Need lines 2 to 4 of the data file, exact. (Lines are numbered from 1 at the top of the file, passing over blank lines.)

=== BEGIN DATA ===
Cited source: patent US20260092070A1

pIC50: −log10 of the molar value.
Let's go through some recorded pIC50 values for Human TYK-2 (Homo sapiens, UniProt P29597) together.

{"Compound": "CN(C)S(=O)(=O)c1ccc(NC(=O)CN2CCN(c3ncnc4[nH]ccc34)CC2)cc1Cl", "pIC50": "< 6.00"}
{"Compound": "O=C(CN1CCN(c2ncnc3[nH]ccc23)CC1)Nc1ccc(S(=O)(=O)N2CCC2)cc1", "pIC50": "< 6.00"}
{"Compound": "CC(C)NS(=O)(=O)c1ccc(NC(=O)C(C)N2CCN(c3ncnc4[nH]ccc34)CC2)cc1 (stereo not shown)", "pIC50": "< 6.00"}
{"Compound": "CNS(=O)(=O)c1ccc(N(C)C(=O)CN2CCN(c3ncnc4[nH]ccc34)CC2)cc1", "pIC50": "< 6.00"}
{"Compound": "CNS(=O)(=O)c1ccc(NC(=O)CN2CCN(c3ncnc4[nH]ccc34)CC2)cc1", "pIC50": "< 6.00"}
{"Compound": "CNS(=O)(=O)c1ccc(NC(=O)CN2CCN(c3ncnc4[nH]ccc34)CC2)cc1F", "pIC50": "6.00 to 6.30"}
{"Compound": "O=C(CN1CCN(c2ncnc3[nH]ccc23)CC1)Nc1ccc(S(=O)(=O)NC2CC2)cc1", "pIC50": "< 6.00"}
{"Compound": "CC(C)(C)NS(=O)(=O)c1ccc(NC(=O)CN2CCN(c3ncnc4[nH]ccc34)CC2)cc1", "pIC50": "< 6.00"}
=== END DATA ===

pIC50: −log10 of the molar value.
Let's go through some recorded pIC50 values for Human TYK-2 (Homo sapiens, UniProt P29597) together.

{"Compound": "CN(C)S(=O)(=O)c1ccc(NC(=O)CN2CCN(c3ncnc4[nH]ccc34)CC2)cc1Cl", "pIC50": "< 6.00"}